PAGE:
The Key to Closing Industrial Sales with Multiple Buyers
Selling requires skill and effort. Each new customer is the result of a delicate process that involves building trust, assessing needs, and providing the right solution. Now imagine repeating that same process multiple times for a single sale.
It’s a reality that the best industrial sales professionals understand all too well. Industrial sales are often characterized by a “purchase by committee”. Purchase by committee means that a buying decision is made after an assessment from multiple people within an organization. Each of these people views the benefits of a product or service in a slightly different light, adding complexity to the sales cycle.
For example, a distribution company is considering buying some new material handling equipment for its main facility. The floor manager, who discovered the new equipment, wants to make the purchase to help his team work faster. Meanwhile, the general manager of operations recognizes the labor cost savings that the new equipment will offer, by being more productive without hiring more staff. The CEO, who holds final purchase approval, sees the benefits to the bottom line, by moving more products at a lower cost. At the end of the day, all three realize the same benefit, but from a different angle.
Industrial sales professionals need to recognize the important differences that exist between members of an organization and clearly communicate the value of a product or service in terms that people at different levels of a company will respond to.
It begins by understanding that the first point of contact at a company is likely not the person who will make the final buying decision.
This doesn’t make them any less important. They are the gatekeeper and will be an ambassador for a product or service to other members of the team. Make a strong effort to understand their business and assess their pain points. Only once the initial contact has been convinced of the value of a product or service can the sales process move forward.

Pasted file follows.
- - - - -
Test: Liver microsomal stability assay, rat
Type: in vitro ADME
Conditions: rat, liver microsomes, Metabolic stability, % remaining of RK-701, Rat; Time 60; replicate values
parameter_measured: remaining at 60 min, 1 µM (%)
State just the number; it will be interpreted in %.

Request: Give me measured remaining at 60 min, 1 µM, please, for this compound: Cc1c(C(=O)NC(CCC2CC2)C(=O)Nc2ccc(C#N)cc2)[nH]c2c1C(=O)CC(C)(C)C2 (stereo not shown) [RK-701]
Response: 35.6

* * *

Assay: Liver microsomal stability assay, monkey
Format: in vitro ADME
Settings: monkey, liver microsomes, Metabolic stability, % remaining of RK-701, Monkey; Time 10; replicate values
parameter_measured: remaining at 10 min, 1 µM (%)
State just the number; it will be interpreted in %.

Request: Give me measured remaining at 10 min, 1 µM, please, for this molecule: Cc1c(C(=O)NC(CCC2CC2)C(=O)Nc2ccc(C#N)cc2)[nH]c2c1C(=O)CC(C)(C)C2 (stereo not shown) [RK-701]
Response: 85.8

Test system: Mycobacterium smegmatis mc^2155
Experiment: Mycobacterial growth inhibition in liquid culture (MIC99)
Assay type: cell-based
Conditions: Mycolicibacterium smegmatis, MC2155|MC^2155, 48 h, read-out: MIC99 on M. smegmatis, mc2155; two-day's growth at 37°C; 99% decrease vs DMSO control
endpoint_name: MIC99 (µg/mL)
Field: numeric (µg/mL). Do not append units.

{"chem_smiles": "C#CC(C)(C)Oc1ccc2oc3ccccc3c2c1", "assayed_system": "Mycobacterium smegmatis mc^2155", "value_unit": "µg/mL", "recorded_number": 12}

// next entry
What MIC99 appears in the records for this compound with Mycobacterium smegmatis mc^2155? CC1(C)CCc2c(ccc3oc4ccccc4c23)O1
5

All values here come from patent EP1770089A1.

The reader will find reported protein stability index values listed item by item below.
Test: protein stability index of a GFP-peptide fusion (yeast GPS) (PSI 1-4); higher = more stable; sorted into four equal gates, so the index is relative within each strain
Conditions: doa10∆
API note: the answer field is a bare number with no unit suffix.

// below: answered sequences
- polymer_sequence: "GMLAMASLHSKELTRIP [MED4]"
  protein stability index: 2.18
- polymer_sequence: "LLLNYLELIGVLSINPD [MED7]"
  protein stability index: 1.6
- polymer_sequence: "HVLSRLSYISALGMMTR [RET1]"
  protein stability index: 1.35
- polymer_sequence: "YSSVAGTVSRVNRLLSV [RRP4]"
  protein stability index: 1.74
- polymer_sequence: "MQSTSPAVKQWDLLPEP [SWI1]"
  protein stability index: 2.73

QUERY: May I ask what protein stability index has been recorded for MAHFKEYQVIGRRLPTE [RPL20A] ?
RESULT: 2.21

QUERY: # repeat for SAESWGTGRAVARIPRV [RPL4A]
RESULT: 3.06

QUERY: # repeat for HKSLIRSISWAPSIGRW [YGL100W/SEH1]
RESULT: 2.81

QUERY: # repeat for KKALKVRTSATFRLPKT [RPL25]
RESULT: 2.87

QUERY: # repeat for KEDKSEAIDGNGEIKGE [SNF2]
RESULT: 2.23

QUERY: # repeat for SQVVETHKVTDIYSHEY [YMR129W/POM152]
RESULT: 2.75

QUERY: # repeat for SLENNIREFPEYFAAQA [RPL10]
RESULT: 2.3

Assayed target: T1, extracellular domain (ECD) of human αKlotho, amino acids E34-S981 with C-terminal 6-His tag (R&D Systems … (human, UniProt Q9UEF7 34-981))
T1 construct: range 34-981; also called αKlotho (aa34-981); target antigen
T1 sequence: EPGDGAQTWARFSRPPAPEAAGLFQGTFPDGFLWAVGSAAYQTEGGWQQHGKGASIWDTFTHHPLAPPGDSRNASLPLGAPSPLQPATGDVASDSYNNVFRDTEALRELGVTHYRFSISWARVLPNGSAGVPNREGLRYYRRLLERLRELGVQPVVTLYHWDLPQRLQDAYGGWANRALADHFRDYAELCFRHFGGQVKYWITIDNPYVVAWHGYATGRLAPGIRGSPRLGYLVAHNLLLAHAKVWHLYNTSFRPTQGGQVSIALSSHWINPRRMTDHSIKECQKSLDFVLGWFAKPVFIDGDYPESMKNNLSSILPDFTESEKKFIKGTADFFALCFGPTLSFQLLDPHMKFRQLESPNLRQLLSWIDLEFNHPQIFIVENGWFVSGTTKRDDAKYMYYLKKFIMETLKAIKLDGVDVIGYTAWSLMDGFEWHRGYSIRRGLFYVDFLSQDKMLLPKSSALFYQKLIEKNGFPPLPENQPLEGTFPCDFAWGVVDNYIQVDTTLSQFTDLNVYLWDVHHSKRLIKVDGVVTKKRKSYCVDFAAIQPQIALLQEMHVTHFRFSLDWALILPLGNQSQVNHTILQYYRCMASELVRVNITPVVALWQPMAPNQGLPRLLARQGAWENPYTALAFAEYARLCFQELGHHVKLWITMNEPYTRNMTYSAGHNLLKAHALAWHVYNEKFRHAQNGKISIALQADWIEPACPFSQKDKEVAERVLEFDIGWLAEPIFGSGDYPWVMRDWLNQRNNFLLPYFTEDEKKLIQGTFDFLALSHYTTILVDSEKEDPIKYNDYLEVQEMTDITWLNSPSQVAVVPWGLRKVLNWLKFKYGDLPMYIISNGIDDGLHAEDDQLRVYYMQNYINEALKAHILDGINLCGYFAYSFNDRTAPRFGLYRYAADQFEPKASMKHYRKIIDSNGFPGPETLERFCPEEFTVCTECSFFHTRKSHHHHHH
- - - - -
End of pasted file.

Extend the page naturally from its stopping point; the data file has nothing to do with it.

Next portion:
While speaking to the initial contact, look for clues to indicate that others might be involved in the buying process.
Comments such as “I’ll take this back to my team to review” or “I’m looking for some information to present to my boss” are clear indicators that there will be more people involved.
If these aren’t obvious, don’t be afraid to ask who else will be involved in the decision-making process. Make it clear that you will not reach out to anyone unsolicited, but it is important to gain an understanding of the types of people involved, in order to develop some insight into the kinds of information other decision makers will be looking for.
The first point of contact can also be a helpful member of the sales team. Once they believe in a product or service, they will be looking for information to convince others on their team of its value.
Ask contacts what information they will find helpful to engage the rest of their team. This shows that a sales rep respects the position of a prospect within the company and is willing to work alongside them as a partner to get the right solution in place.
As an industrial sale progresses and the decision makers are identified, aim to arrange a meeting with everyone involved. If senior staff are willing to dedicate their time to a sales meeting, it demonstrates that they are serious about making a purchase. Be cautious about promised meetings with senior team members that fail to materialize, this may be a sign that there is no real intent to buy right now.
More importantly, a meeting with all decision makers is an opportunity to communicate the problems a product or service solves, in terms that buyers at different corporate levels will respond to. While the initial contact at a company is likely an ambassador for a product or service at this point, they may not understand how to clearly illustrate the problems that can be solved in other levels of the business.
In industrial sales, speaking directly with decision makers is the best way to establish credibility and highlight the value of a product or service in the proper terms.
Industrial sales which involve multiple people in the buying process can be complex. It is important to recognize that different people within an organization have different pain points. Identifying the problems individual buyers face and clearly communicating solutions to each is the key to a successful sale.
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About Fred Yee
Fred Yee is the founder and CEO of ActiveConversion, a company that makes online marketing work for industrial companies. Fred was voted as one of the 40 Most Inspiring Leaders in Sales Lead Management in 2017, and his work with ActiveConversion has helped hundreds of businesses succeed online. ActiveConversion is Fred’s third successful company, and he continues to explore the possibilities of technology in industrial sales and marketing.